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Tweaking the Trails to Include Everyone
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Pat Dougherty steers his handcycle over the grass in Adam’s Gulch.
   
Monday, August 30, 2021
 

STORY BY AMY KOSIBA

PHOTO BY KAREN BOSSICK

Imagine being an adventurous, bubbly little boy who utilizes a wheelchair and you attend an outdoor explorer’s camp for the summer. You love to be outside and experience new and exciting things with friends.

One day at camp, the group activity is to go on a scavenger hunt adventure through the trails at Heagle Park by the river. All the other children wander off through the woods together, but you who uses a wheelchair is behind everyone else trying to find access points for your chair. Luckily the other children know what it is like to be excluded because of a disability and come back and help you get on the path. 

This happens at Higher Ground. There were many times when the group had to work together to help this little boy across rocks, or branches and there were plenty of paths he was not able to go down at all. If only the trails were maintained to be accessible for individuals of all abilities he would not have had to be left behind the group, and instead he could have been the leader of the scavenger hunt.

The Wood River Valley is the perfect place to live for any outdoor loving person because there are so many beautiful trails and lakes in the valley. Unfortunately, very few of those amazing trails and lakes are accessible for individuals with disabilities.

According to Trail Link and accessiblenature.info, there are only two wheelchair accessible trails in the Wood River Valley out of almost 50 trails in and around the valley. That means only .4% of trails are available to individuals who have disabilities. Imagine having only two trails to choose from instead of the vast array of trails that any able-bodied individual can go on.

Higher Ground is teaming up with the National Forest Foundation, Wood River Backcountry Trails, and the Wood River Trail Coalition to enhance Adams Gulch for adaptive trails. The Adams Gulch trail enhancement project is going to expand opportunities for adaptive recreation in the WRV. The trail will be enhanced by widening the stream crossings, heavy trail maintenance, and updating the trailhead parking and restroom area. The project in total will take around two years and cost a total of $475,000. This project will be funded through a funding agreement with the Forest Service and are able to offer dollar for dollar match for the first $50,000 raised. With a large grant from the J.A. and Kathryn Albertson’s Foundation this project will be able to break ground on time. This trail enhancement project would give adaptive mountain bikers and individuals with disabilities more opportunities to explore the valley and do the activities they love.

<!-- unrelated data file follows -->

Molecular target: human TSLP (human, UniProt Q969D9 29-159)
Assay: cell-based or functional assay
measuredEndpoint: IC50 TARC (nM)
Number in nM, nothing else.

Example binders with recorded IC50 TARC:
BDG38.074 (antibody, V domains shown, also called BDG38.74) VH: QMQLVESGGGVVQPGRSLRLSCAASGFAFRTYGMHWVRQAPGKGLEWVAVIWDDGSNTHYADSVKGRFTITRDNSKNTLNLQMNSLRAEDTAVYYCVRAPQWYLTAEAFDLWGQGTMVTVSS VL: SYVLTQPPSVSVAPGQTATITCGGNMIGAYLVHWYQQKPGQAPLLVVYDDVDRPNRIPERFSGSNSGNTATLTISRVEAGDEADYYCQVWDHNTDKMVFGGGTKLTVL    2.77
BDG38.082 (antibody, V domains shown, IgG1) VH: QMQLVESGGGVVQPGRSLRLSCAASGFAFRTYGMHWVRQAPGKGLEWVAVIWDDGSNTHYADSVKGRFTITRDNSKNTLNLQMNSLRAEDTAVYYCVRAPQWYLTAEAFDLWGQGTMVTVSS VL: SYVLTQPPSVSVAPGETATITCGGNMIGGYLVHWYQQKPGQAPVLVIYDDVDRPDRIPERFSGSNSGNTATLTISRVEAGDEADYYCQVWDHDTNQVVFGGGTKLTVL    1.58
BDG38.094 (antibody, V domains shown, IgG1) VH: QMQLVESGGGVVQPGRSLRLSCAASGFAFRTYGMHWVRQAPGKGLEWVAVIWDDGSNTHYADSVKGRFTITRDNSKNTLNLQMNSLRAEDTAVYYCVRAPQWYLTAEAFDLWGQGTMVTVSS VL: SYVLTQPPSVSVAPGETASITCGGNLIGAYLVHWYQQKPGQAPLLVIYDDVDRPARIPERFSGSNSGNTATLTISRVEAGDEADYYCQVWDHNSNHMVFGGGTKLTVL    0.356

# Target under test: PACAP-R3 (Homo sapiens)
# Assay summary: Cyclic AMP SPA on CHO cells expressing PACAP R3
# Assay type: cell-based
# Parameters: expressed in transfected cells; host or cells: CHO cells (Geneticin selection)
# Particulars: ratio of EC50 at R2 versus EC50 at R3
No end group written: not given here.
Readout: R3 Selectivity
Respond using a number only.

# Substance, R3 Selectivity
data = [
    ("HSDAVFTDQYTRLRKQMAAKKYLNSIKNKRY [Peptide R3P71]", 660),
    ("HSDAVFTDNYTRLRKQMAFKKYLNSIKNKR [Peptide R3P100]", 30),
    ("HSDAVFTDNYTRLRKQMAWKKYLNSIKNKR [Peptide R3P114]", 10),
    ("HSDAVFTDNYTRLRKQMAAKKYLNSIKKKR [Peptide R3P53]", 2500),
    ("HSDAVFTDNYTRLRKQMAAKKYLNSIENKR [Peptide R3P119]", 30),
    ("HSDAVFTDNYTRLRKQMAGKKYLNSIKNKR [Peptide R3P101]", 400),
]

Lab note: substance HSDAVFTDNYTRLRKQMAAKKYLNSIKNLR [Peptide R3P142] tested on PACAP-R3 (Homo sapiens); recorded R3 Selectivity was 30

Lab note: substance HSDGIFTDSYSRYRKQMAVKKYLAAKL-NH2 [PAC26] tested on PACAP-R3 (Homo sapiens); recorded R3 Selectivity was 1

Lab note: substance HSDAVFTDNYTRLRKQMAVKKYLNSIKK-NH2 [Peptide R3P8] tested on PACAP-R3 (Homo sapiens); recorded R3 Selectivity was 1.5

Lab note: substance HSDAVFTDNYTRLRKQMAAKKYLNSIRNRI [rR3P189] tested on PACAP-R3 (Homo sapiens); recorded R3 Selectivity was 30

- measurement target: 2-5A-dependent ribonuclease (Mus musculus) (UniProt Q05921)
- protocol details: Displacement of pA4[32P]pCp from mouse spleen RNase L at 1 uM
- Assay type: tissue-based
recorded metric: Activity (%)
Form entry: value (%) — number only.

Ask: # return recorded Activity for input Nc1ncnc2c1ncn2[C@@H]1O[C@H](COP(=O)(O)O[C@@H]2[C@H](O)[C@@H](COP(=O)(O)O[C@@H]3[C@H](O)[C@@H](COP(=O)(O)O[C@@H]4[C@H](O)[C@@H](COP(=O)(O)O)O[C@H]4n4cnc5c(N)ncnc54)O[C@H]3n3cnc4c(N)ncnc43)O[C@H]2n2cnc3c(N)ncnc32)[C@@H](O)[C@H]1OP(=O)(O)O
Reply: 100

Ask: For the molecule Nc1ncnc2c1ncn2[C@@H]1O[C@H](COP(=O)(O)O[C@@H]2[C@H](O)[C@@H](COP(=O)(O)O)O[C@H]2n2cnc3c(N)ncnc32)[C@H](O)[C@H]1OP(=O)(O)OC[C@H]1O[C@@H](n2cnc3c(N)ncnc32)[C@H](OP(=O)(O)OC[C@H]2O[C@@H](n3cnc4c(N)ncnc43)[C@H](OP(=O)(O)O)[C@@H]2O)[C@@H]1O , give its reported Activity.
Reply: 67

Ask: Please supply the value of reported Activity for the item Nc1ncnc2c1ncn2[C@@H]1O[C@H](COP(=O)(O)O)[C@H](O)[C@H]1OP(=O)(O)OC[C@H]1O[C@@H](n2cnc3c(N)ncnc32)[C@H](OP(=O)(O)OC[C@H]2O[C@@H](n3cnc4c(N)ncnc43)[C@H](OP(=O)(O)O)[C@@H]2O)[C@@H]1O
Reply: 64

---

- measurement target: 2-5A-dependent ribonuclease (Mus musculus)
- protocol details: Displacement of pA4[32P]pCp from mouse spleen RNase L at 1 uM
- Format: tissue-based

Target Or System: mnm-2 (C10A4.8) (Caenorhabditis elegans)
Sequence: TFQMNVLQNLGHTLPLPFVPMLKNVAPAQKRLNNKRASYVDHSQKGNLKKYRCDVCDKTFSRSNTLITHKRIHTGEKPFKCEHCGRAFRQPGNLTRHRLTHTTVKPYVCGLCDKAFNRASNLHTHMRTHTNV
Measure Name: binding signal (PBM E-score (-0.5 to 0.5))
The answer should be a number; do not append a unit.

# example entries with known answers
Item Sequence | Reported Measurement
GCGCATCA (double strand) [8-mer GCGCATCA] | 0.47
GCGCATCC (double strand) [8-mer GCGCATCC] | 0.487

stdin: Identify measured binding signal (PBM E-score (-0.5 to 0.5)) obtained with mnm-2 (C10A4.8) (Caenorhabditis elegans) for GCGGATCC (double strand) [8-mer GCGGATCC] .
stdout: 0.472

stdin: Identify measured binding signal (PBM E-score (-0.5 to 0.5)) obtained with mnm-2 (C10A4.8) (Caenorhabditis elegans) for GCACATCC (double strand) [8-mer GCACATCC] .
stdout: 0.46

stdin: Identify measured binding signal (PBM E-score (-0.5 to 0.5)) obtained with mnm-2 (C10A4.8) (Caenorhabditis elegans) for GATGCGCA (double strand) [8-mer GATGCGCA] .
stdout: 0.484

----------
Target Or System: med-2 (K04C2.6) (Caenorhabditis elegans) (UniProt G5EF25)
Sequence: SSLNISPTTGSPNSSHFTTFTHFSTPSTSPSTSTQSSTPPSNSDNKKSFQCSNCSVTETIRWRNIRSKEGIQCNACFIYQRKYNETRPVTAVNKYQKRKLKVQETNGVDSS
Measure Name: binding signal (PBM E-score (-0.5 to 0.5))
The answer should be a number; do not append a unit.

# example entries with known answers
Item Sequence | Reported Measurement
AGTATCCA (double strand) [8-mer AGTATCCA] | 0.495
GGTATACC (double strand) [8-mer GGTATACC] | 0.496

It is so important to an individual’s well-being to have the ability and access to get outdoors and do the things they love. Accessible trails mean individuals with disabilities can be more independent. Higher Ground helps people with disabilities learn new ways to do the activities they love. Higher Ground’s partnership on the Adams Gulch trail enhancement project ensures that adaptive athletes will be able to access the trail with any adaptive gear they use. Pat Dougherty, an avid hand cyclist, counts on trail accessibility to be able to do what he loves.

“I’ve ridden trails since I was 15 years old and have always loved getting off the beaten path,” said Dougherty. “After my spinal cord injury, that path seemed much farther away! Programs like Higher Ground in Ketchum helped me get back on trails and learn different ways of riding trails. With my three-wheeled hand crank mountain bike I can ride into the woods with my wife and dog and experience what used to be just a dream.”

Individuals who do not have disabilities may take their mobility for granted or not even realize what individuals with disabilities must go through on a day-to-day basis. Every individual, whether they have a disability or not, should have access to the same places. Creating accessible trails in the Wood River Valley will not cause any negative impact on nature or the users of the trail. The main goal of creating more accessible trails is to ensure individuals of all abilities can enjoy the Wood River Valley as much as the rest of us. Trail accessibility is just one step into creating an inclusive community in the Wood River Valley.

PAT SPEAKS OUT:

The first thing you want back after a spinal cord injury is your independence! I’ve ridden trails since I was 15 years old and have always loved getting off the beaten path. After my spinal cord injury, that path seemed much farther away.

My front wheels are about 35” wide and require at least a 3-foot-wide trail. A lot of single-track trails are not that wide and to try and navigate them is what I call bushwhacking! Sometimes it’s possible, but other times what’s on the side of the trail is too solid, rocks, trees, etc.

Also, tipping over in a 3 wheeled bike requires what I call the 4-letter word: Help. If the trail is on a sidehill and you lean the wrong way than it’s possible to lose your balance and tip over. Most able-bodied riders tip over from time to time, but they just pick themselves and start again. When an adaptive rider falls over, it can require more than one able-bodied rider to help and get them back up and on the trail. It’s a big problem.

I’m not saying all trails should be wide and flat. In fact, my favorite trails include technical moves over rocks, hairpin switchbacks and steep climbs that challenge able-bodied riders too! I just want to ride trails and finding the ones that I can ride helps me feel independent.

 

 

 

             

 

 

 

 

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